One hundred six years ofedtaonalfreedom
June 4, 1997
M' stars allegedly took $100,000 from Martin
y Heather Kamins
aily News Editor
Former Michigan basketball stars Chris Webber and
Maurice Taylor are accused of accepting more than
100,000 from Detroit booster Ed Martin.
Martin, a retired electrician for Ford Motor Company. is
currently the subject of an investigation the University is
conducting into the men's basketball program.
In March, the University disclosed two NCAA viola-
tions the team incurred through contact with Martin.
Recent statements from unidentified sources, who spoke
tse Detroit Free Press, claim that Webber, Taylor and at
least six other current or former Detroit-area college play-
ers received payment from Martin.
The six other players, five of whom attended the
University, allegedly did not receive nearly as much money
as Webber and Taylor.
Webber, who left the University after his sophomore
year in 1993 and currently plays for the Washington
Bullets, first encountered Martin when he was in junior
high. Martin was often seen attending Webber's high
school games at Birmingham's Detroit Country Day.
The newspaper reported that Webber received financial
support from Martin during his college career. Allegedly,
Martin expected Webber to pay the money back, with
interest, after he turned pro.
Webber, according to the nevspaper's sources, did not
realize he would have to pay the money back. Webber
repaid Martin, but apparently Martin was displeased with
the amount of money he received.
After his experience, Webber warned Taylor to stay away
from Martin, the newspaper reported. But Taylor did not
heed Webber's warning, and therefore will also be expect-
ed to pay Martin back with interest.
The newspaper also reported that the Utiversity's inves-
tigation into the basketball program has revealed that
Martin's name was listed on Webber's college apartment
In response to these and other previous allegations the
See MARTIN, Page 3
Allegations against former 'M' players:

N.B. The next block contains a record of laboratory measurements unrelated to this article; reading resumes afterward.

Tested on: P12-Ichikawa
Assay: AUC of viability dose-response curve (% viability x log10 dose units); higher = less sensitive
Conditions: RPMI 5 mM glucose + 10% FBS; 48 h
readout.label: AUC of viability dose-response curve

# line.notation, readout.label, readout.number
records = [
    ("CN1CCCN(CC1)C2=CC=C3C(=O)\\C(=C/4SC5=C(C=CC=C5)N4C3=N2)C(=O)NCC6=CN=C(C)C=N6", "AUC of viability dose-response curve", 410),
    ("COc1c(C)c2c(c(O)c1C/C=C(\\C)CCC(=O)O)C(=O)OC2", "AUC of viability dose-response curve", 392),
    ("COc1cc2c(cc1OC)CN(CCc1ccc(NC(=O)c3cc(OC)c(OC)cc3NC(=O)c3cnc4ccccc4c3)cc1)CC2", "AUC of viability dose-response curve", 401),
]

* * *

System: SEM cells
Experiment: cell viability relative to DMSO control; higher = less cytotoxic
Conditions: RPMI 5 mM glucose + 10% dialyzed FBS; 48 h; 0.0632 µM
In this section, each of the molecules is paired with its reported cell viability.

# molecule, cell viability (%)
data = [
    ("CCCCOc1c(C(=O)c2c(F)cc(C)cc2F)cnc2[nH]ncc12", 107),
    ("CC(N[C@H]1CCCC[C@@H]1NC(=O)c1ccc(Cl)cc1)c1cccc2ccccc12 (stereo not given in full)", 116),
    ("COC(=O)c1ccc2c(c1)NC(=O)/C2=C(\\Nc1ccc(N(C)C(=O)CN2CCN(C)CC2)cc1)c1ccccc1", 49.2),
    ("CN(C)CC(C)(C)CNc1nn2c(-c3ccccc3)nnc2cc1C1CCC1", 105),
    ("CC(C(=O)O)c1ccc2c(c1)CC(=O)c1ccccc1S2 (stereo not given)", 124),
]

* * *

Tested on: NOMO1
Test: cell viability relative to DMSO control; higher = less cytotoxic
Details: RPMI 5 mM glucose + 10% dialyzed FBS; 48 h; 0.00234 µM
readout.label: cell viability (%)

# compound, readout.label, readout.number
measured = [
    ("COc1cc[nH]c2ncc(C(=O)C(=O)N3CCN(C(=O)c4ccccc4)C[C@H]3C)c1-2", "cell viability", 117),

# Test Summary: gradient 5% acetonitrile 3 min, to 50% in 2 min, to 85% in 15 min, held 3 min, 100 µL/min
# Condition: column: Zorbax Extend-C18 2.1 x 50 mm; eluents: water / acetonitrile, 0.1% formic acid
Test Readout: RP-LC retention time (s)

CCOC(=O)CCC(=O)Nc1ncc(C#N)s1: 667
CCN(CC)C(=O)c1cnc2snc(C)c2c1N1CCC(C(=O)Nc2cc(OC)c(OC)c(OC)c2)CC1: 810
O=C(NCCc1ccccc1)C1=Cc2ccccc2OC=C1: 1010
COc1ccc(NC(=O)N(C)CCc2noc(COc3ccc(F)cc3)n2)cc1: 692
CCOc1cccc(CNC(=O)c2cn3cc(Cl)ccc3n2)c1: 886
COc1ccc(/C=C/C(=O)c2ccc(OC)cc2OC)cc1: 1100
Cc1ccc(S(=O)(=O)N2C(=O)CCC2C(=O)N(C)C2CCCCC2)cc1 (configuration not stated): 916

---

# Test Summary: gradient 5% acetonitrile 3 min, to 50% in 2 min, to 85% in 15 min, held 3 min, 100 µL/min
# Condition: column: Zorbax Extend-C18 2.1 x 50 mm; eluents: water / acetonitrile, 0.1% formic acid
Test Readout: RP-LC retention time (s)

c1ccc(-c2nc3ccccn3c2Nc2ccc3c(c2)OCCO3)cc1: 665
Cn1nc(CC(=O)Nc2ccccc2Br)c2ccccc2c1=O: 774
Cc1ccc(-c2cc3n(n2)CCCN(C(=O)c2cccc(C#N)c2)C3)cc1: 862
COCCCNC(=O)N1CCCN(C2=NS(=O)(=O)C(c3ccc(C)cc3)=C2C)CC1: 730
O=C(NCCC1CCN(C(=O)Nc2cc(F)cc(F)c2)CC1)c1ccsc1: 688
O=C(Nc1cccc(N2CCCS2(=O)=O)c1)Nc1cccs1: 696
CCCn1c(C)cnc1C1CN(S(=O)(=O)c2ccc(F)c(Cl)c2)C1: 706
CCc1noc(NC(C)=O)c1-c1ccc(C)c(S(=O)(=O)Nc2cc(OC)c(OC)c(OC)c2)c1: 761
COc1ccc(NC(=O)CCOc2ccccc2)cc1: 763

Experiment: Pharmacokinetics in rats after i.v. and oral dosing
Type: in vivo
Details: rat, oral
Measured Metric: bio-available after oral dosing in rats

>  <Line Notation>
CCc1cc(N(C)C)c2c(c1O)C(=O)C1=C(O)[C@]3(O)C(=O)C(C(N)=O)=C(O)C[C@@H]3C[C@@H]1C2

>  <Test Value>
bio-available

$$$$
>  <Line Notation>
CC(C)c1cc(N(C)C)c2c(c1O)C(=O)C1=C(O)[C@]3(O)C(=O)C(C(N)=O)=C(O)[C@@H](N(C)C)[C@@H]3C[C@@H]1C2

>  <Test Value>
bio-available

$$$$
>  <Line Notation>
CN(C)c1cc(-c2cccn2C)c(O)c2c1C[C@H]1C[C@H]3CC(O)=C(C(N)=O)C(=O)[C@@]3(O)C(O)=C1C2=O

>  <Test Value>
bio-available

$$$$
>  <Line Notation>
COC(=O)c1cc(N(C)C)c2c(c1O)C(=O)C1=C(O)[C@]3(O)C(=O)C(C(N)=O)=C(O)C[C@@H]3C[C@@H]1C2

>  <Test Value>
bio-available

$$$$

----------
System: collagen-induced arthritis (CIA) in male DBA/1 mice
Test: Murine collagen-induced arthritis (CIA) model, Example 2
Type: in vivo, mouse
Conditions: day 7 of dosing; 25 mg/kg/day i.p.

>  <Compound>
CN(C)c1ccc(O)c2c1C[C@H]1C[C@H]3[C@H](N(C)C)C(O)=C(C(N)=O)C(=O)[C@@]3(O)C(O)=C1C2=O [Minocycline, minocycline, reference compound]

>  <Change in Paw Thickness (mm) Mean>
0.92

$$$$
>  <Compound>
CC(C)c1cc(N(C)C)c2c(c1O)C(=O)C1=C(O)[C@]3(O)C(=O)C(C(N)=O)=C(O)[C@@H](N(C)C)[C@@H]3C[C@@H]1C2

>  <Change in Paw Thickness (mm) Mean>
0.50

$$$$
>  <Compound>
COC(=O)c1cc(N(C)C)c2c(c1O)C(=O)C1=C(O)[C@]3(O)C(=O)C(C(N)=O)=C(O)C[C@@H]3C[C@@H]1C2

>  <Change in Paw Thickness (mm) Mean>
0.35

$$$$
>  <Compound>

Chris Webber: Maurice Taylor
* Accused of ® Accused of
accepting more accepting more
than $100 000 than $100,000
from booster Ed from booster Ed
Career Highlights: Career Highlights,
* Consensus All - Big Ten
America first Freshman of the
team pick as a Year in 1994-95
sophomore. Webber Taylor
No. 1 overall selection in the Michigan career with more than
1993 NBA Draft 1,000 points and 500 rebounds -
becoming the 18th player in
NBA Rookie of the Year in 1993 Michigan history to do so.
Georgia The Oklahoma City bombing trial
on his 4 Jury finds McVeigh
mind e guilty on all 11 counts
* Machen chosen as
finalist in U. of
By Heather Kamins
and Katie Plona
Daily News Editors
Provost J. Bernard Machen may soon
e the University to become the
president of the University of Georgia.
In early April,
his intent to step
down from the
post when his con
tract expires in
*ed as provost
for two years under Machen
President James Duderstadt and inter-
im President Homer Neal, cited his
belief that newly appointed University
President Lee Bollinger needs to have a
chance to put his own administrative
team into place.
See MACHEN, Page 8
DENVER (AP) -Timothy McVeigh
was convicted on Monday of blowing up
the Oklahoma City federal building in a
murderous attack against his own gov-
ernment that awakened America to the
threat of homegrown terrorism.
The 29-year-old decorated Gulf War
veteran could get the death penalty for the
April 19, 1995 blast that killed 168 people
and injured hundreds more in the dead-
liest act of terrorism on U.S. soil. The fed-
eral jury that took 23 hours over four days
to convict McVeigh on all 1t counts of
murder and conspiracy will return today
to decide if lie should pay with his life.
McVeigh showed no reaction, wearing
the same steely expression he had when
he was arrested. Hands clasped tightly
and pressed against one cheek, elbows on
the table, McVeigh remained seated as
the verdict was read and stared at the
judge. No one comforted him or said any-
thing to him during the verdict reading.
As the jury was polled, the foreman
stared at McVeigh the whole time and
answered in a loud, firm voice, "Yes."
Two jurors had very red eyes and were
holding tissues in their hands and
appeared close to tears.
Tears welled in the eyes of more than
See MCVEIGH, Page 8
U ) community
By Jason Stoffer
and Christine M. PaIk
Daily Std 'Reporters
Despite strict orders against all out-
bursts, Judge Richard Matsch delivered
before he read the jury's decision in the
Oklahoma City bombing trial, a sense of
jubilation filled the Denver courtroom
on Monday as Timothy McVeigh was
found guilty on l1 counts of murder and
The jury's decision was based solely
on circumstantial evidence, because the
prosecution was unable to definitely
place McVeigh in Oklahoma City at the
time of the bombing.
John Zitko, a third-year Law student,
has mixed feelings toward the verdict.
In terms of direct evidence,
McVeigh's involvement is questionable,
"He didn't speak up for himself, nor
stand up for himself from the begin-
See VERDICT, Page 2
Lead prosecuter Joseph Hartzler gives the thumbs-up as he leaves the court-
house in Denver, Colo. on Monday.
Germany's cultural history
explains love of Hasselhoff
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